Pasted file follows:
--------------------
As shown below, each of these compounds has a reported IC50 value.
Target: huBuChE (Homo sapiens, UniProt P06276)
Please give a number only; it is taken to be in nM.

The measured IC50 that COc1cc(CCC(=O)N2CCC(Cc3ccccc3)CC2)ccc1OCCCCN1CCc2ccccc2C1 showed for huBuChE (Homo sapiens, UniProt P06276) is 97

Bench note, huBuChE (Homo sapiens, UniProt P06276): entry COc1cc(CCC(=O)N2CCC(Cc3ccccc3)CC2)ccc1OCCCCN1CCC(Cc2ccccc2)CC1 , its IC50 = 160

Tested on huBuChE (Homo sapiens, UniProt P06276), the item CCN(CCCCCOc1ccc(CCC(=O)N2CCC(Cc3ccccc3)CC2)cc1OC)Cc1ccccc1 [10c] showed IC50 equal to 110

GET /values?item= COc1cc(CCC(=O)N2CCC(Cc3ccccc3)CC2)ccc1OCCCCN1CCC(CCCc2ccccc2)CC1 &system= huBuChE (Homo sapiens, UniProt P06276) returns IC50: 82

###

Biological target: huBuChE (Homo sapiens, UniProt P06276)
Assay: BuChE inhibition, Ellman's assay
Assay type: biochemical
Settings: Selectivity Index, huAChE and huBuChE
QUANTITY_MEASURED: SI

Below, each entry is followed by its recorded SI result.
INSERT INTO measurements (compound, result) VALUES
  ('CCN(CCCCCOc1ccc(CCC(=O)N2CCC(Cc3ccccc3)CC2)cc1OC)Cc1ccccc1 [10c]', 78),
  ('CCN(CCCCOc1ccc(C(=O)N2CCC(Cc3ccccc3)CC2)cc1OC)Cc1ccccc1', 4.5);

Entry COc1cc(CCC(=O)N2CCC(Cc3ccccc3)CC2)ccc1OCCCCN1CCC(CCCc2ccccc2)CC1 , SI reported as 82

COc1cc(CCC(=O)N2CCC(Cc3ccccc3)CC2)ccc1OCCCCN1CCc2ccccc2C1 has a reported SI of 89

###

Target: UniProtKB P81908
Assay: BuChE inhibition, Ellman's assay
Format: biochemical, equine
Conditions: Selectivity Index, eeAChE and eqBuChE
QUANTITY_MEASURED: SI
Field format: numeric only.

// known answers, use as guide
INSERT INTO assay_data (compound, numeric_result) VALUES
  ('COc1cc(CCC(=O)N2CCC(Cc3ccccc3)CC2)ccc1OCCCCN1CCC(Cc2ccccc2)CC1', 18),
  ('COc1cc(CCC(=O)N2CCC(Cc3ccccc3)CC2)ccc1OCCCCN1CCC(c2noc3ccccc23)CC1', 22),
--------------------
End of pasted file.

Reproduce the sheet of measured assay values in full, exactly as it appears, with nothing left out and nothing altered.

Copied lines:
As shown below, each of these compounds has a reported IC50 value.
Target: huBuChE (Homo sapiens, UniProt P06276)
Please give a number only; it is taken to be in nM.

The measured IC50 that COc1cc(CCC(=O)N2CCC(Cc3ccccc3)CC2)ccc1OCCCCN1CCc2ccccc2C1 showed for huBuChE (Homo sapiens, UniProt P06276) is 97

Bench note, huBuChE (Homo sapiens, UniProt P06276): entry COc1cc(CCC(=O)N2CCC(Cc3ccccc3)CC2)ccc1OCCCCN1CCC(Cc2ccccc2)CC1 , its IC50 = 160

Tested on huBuChE (Homo sapiens, UniProt P06276), the item CCN(CCCCCOc1ccc(CCC(=O)N2CCC(Cc3ccccc3)CC2)cc1OC)Cc1ccccc1 [10c] showed IC50 equal to 110

GET /values?item= COc1cc(CCC(=O)N2CCC(Cc3ccccc3)CC2)ccc1OCCCCN1CCC(CCCc2ccccc2)CC1 &system= huBuChE (Homo sapiens, UniProt P06276) returns IC50: 82

###

Biological target: huBuChE (Homo sapiens, UniProt P06276)
Assay: BuChE inhibition, Ellman's assay
Assay type: biochemical
Settings: Selectivity Index, huAChE and huBuChE
QUANTITY_MEASURED: SI

Below, each entry is followed by its recorded SI result.
INSERT INTO measurements (compound, result) VALUES
  ('CCN(CCCCCOc1ccc(CCC(=O)N2CCC(Cc3ccccc3)CC2)cc1OC)Cc1ccccc1 [10c]', 78),
  ('CCN(CCCCOc1ccc(C(=O)N2CCC(Cc3ccccc3)CC2)cc1OC)Cc1ccccc1', 4.5);

Entry COc1cc(CCC(=O)N2CCC(Cc3ccccc3)CC2)ccc1OCCCCN1CCC(CCCc2ccccc2)CC1 , SI reported as 82

COc1cc(CCC(=O)N2CCC(Cc3ccccc3)CC2)ccc1OCCCCN1CCc2ccccc2C1 has a reported SI of 89

###

Target: UniProtKB P81908
Assay: BuChE inhibition, Ellman's assay
Format: biochemical, equine
Conditions: Selectivity Index, eeAChE and eqBuChE
QUANTITY_MEASURED: SI
Field format: numeric only.

// known answers, use as guide
INSERT INTO assay_data (compound, numeric_result) VALUES
  ('COc1cc(CCC(=O)N2CCC(Cc3ccccc3)CC2)ccc1OCCCCN1CCC(Cc2ccccc2)CC1', 18),
  ('COc1cc(CCC(=O)N2CCC(Cc3ccccc3)CC2)ccc1OCCCCN1CCC(c2noc3ccccc23)CC1', 22),